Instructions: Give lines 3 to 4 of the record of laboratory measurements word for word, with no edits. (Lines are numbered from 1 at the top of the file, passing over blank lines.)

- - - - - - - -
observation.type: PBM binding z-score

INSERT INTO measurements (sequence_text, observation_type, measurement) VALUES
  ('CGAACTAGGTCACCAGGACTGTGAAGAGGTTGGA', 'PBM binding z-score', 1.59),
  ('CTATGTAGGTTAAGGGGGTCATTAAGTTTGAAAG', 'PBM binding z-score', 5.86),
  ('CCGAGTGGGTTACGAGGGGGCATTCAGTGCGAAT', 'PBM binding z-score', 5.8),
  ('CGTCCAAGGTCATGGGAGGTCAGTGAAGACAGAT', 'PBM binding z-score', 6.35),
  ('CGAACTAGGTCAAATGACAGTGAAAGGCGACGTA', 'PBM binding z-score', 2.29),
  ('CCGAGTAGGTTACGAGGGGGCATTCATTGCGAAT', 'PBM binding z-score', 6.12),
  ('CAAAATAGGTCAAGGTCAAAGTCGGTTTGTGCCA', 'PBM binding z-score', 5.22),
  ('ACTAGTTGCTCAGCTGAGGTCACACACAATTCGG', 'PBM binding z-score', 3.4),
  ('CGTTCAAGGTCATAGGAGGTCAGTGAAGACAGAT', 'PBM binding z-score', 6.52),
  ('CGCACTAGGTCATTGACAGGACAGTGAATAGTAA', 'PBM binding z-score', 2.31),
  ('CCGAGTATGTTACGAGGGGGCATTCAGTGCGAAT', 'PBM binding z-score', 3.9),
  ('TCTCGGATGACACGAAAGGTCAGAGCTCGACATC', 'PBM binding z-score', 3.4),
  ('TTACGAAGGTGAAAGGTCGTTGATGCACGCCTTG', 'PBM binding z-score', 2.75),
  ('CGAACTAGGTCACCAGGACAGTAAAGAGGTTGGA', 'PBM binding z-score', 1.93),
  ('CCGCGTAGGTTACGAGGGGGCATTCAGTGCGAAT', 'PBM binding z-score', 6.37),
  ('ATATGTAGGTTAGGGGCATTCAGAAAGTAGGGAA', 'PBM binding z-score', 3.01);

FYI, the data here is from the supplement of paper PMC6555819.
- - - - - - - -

  ('CGAACTAGGTCACCAGGACTGTGAAGAGGTTGGA', 'PBM binding z-score', 1.59),
  ('CTATGTAGGTTAAGGGGGTCATTAAGTTTGAAAG', 'PBM binding z-score', 5.86),